Studies from one ASU lab seek to better understand how neurological conditions, such as autism, affect how the brain ages, and there are meaningful ways to participate for anyone who is interested.
Founded in 2016 by associate professor B. Blair Braden, the Autism and Brain Aging lab uses neurology to develop support for adults with autism. The lab is in need of neurotypical adults, or adults who are not autistic, to use as research controls for their important work.
Braden explained that this lab is filling an important niche in neurological research, because current studies into autistic adults have been limited.
"I think everyone deserves to have an expectation of what aging is going to be like. And we have that kind of general expectation for the typical population … But how aging will affect autistic adults has been just kind of a real question mark for a lot of years," Braden said.
While this is an under-researched area, there is still some research that suggests autism has serious comorbidities correlated with aging.
"Last year, a paper was published based on national Medicaid records that showed indeed, autistic adults are more likely to be diagnosed with an early onset Alzheimer's disease or related dementia. It's 2.6 times more likely if you have autism," said Braden.
This only heightens the importance of studying aging in people with autism to address these potential neurological concerns.
At the lab, one form of research is program development for adults with autism, including Strengthening Skills, a behavioral intervention program.
"Before the pandemic, we did classes in person, and we did brain imaging before and after participants went through these mindfulness classes, and we saw all kinds of improvements in comorbid symptoms like depression and anxiety," Braden said.
"When the pandemic happened, we started working with app companies so we could work remotely with participants, and we just had a paper accepted that shows a mindfulness app is also effective in reducing depression in autistic adults," said Braden.
The classes and the app are designed to give autistic people support to reduce the symptoms of comorbidities, especially those that occur more often in adults.
The biggest project at the lab is a longitudinal study of the neurological differences in aging neurotypical adults and adults with autism.
"There is a cohort of about 120 adults that we follow every two years," Braden said. "We do a big cognitive assessment and we ask them all kinds of questions about their symptoms. And then we do brain imaging to get different structural and functional pictures of the brain."
The longitudinal study is also how the lab connects to autism research outside of ASU, through partnerships with the Southwest Autism Research and Resource Center (SARRC) and the Barrow Neurological Institute (BNI).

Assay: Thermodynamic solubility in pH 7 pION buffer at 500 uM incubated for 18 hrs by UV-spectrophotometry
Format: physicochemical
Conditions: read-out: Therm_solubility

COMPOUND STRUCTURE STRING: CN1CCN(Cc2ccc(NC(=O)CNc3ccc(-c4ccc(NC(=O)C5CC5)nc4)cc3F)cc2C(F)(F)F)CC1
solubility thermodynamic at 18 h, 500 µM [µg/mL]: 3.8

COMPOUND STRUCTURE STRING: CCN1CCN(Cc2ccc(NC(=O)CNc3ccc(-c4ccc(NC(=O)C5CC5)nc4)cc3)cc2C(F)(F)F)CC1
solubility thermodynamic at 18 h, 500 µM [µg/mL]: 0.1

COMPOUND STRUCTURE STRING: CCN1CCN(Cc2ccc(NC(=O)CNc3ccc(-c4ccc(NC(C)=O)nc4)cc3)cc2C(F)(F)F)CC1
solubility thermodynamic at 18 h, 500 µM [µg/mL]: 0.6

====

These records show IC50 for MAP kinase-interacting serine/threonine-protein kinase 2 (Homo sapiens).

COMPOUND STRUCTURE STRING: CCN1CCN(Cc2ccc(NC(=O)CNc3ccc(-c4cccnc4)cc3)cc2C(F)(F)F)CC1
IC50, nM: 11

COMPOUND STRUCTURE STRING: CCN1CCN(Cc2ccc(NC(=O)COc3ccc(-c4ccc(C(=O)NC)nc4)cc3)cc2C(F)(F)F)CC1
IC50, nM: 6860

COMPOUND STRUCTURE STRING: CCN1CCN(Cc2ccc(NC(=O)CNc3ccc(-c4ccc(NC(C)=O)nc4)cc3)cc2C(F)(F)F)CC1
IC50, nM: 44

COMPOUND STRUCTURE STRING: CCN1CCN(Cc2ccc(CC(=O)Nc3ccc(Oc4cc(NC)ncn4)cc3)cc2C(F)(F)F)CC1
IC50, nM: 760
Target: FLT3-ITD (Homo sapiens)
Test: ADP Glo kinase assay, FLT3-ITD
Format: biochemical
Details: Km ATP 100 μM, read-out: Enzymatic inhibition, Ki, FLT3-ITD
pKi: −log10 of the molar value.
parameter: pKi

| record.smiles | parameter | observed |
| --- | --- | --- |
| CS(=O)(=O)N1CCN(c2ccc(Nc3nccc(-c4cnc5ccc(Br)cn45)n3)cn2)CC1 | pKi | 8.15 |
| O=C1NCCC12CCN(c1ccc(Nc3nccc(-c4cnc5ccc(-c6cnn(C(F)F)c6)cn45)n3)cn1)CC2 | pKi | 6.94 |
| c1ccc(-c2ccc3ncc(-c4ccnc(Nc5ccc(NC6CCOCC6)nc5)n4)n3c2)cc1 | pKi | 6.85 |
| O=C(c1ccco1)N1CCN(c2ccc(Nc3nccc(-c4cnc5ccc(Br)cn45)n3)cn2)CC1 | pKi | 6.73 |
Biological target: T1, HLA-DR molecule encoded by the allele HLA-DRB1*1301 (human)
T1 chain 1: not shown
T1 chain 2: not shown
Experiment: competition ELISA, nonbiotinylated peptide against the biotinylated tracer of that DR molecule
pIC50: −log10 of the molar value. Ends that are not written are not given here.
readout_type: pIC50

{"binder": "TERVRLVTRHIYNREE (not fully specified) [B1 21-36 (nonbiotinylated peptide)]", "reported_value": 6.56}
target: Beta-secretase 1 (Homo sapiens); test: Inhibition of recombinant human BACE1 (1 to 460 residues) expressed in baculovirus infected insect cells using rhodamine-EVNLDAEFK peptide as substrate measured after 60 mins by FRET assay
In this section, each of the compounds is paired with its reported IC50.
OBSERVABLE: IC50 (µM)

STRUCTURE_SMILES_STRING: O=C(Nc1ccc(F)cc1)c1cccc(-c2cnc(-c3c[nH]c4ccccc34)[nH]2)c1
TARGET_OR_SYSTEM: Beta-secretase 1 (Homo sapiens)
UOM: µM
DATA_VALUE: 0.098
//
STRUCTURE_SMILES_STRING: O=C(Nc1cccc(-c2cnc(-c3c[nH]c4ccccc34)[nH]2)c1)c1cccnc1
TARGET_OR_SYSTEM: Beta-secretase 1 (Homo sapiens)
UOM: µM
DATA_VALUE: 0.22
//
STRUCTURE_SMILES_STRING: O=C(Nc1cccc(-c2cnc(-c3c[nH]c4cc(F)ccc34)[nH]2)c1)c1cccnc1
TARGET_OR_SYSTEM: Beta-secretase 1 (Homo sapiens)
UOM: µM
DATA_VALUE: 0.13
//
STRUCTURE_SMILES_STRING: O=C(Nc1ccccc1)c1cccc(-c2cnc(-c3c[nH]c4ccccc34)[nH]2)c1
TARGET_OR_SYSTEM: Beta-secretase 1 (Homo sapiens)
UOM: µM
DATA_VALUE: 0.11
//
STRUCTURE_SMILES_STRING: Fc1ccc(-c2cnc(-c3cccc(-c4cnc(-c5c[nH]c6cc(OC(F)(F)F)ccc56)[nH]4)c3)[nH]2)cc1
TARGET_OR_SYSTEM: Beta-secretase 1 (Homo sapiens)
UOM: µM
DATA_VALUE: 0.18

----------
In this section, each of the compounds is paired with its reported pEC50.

"SARRC has been traditionally one of our partners for recruiting autistic adults to participate in our study. But then most recently, (there was) the clinical trial in partnership with them," Braden said.
Nicole Matthews, director of research at SARRC, explained that the Autism and Brain Aging Lab also uses SARRC's clinical resources.
"We conduct intake assessments for the majority of Dr. Braden's projects. This means that a member of our team completes the Autism Diagnostic Observation Schedule (ADOS-2)," Matthews said.
SARRC and the Autism and Brain Aging Lab will continue their partnership for future projects.
"We are also in the process of applying for funding to conduct additional research on the Strengthening Skills program," Matthews said.
Students interested in this work and future work from the Autism and Brain Aging Lab are welcome to contact Braden to join and learn.
"It's something that students need to really have a lot of time ahead of them to dedicate to learning, and a big chunk of time available in any given semester. But email me! Send me a resume or CV," Braden said.
Destiny Ogbeama, a senior studying biomedical sciences and family and human development, is an undergraduate researcher and cognitive tester at the lab.
"Autism didn't become an official diagnosis until around the 80s. So we're just kind of now seeing older adults with autism. There's all this support for children with autism, especially in school … So I wanted to be a part of that change to kind of help older autistic adults navigate their life," Ogbeama said.
Working at the lab has been an opportunity for both professional and personal development for Ogbeama.
"I feel like working directly with the participants has definitely put me out of my comfort zone. So I learned to be more comfortable talking to people. I have learned organizational skills. I've learned how to collect data and do data entry and also presentation skills," she said.
However, the lab is not just looking for student researchers. Crucially, the lab needs more adult, neurotypical people to use as controls in their large study.
"We are still looking for participants. Our longitudinal study is always recruiting on a rolling basis. Participants need to be over the age of 40," Braden said.
Anyone interested that meets the requirement can contact the lab using their website.
Edited by Annie Graziano, Reagan Priest and Grace Copperthite.
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